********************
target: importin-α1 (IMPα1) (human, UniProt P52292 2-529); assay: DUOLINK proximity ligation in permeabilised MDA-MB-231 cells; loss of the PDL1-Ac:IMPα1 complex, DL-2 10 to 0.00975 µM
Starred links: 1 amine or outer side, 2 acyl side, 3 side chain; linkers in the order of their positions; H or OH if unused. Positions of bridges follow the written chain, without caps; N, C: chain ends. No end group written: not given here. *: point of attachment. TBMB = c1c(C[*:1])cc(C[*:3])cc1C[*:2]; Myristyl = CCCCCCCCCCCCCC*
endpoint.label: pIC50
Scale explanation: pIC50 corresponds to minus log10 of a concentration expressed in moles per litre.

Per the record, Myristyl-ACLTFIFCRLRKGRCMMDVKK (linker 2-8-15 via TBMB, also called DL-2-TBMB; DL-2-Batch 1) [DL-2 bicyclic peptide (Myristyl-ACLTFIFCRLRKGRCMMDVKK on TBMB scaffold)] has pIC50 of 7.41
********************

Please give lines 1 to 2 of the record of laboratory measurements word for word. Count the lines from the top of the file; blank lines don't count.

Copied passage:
target: importin-α1 (IMPα1) (human, UniProt P52292 2-529); assay: DUOLINK proximity ligation in permeabilised MDA-MB-231 cells; loss of the PDL1-Ac:IMPα1 complex, DL-2 10 to 0.00975 µM
Starred links: 1 amine or outer side, 2 acyl side, 3 side chain; linkers in the order of their positions; H or OH if unused. Positions of bridges follow the written chain, without caps; N, C: chain ends. No end group written: not given here. *: point of attachment. TBMB = c1c(C[*:1])cc(C[*:3])cc1C[*:2]; Myristyl = CCCCCCCCCCCCCC*